The increase in municipal workers wages under Lindsay, typically seen as an indication of political cowardice and a cause of the fiscal crisis, was more than that, Joshua Freeman notes: "When Lindsay took office, many city employees lived in poverty, or close to it. By the time he left office, city workers' earnings had risen sharply and their benefits had greatly improved, allowing them to live far more comfortable lives."
Charles Morris credits Lindsay for real improvements in the management of the city, like developing tracking systems that measured the productivity of public service delivery. But also exposes Lindsay's Achilles' heel: A committed and eloquent champion for the rights of minorities, he was unable to understand how his focus on the problems of blacks and Hispanics affected whites, "many of whom had only precarious perches in the middle class."
Others delve into Lindsay's contributions to the public image of the city through encouraging the use of city streets as movie sets, his view of New York as a not just a place to work and live but to explore and enjoy, his deeply flawed but nonetheless complex record on finances: Lindsay battled—although not hard enough—against some of the very fiscal gimmicks that history accused him of embracing. He gets credit for attracting energetic and skilled people to government. Pete Hamill, while acknowledging the mayor's deep weaknesses, honors Lindsay's walk into angry crowds in Harlem the day Martin Luther King was slain. "John Lindsay that night confronted the dragons of a possible urban apocalypse," Hamill writes. "There are men and women alive today who might have died that night except for Lindsay's uncommon valor."
All in all, it becomes obvious that there is no all in all; giving any mayor of New York an overall grade is like asking someone what the weather was like in the 1980s: the whole cannot accurately reflect the parts. Still, Kenneth Jackson gives it a shot. As time passes, he says, "Lindsay is beginning to look better."
At one point in the fall of 1975, with New York City a few hours away from defaulting on payments that it owed bondholders, people who held city notes began lining up at the Municipal Building to cash them in before they became worthless. City lawyers made out a bankruptcy petition. How close was the nation's largest city to the abyss? A police car was kept running outside City Hall, ready to make a mad dash to a federal bankruptcy judge.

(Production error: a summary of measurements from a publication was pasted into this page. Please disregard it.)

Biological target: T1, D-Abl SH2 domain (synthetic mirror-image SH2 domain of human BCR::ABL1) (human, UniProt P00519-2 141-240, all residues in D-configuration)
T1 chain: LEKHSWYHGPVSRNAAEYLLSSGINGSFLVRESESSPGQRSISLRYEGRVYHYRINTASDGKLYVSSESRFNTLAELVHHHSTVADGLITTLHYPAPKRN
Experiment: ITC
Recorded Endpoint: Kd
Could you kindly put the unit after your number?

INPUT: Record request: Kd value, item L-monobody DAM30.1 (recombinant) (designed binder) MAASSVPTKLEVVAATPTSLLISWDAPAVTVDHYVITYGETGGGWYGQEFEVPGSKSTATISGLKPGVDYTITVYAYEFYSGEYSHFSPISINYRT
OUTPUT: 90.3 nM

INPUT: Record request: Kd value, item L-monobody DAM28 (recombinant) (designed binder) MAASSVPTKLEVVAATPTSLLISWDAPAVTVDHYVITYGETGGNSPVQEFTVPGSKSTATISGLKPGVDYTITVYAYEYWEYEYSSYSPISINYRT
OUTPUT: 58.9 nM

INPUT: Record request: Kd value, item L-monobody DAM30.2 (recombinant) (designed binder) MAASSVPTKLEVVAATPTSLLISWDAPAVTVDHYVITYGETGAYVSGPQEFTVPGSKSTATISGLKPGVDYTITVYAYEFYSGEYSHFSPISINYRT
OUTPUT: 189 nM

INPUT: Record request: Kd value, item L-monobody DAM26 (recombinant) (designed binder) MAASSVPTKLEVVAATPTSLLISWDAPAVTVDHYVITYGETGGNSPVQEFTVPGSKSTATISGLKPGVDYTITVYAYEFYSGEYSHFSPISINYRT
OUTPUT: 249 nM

The trip never had to be made, because the crisis was averted—one of a series of distinct fiscal emergencies and near misses within the larger drama of the fiscal crisis detailed in "The Man Who Saved New York: Hugh Carey and the Great Fiscal Crisis of 1975," by former State Senator Seymour Lachman and one-time Newsday scribe Rob Polner. The city's emergence from the crisis—caused when credit markets soured on the short-term debt that New York floated to stave off the crushing bills it could not pay—was a painful saga. But had bankruptcy occurred, it might have been far worse, not just for the city but for the state and other cities and states, too, whose bondholders would be spooked enough by New York's demise to sell anything attached to the public fisc.
Lachman and Polner conclude that "in any narrative about the fiscal crisis ... Carey ... belongs at the center, although most historical and analytical accounts of the period have no put him there."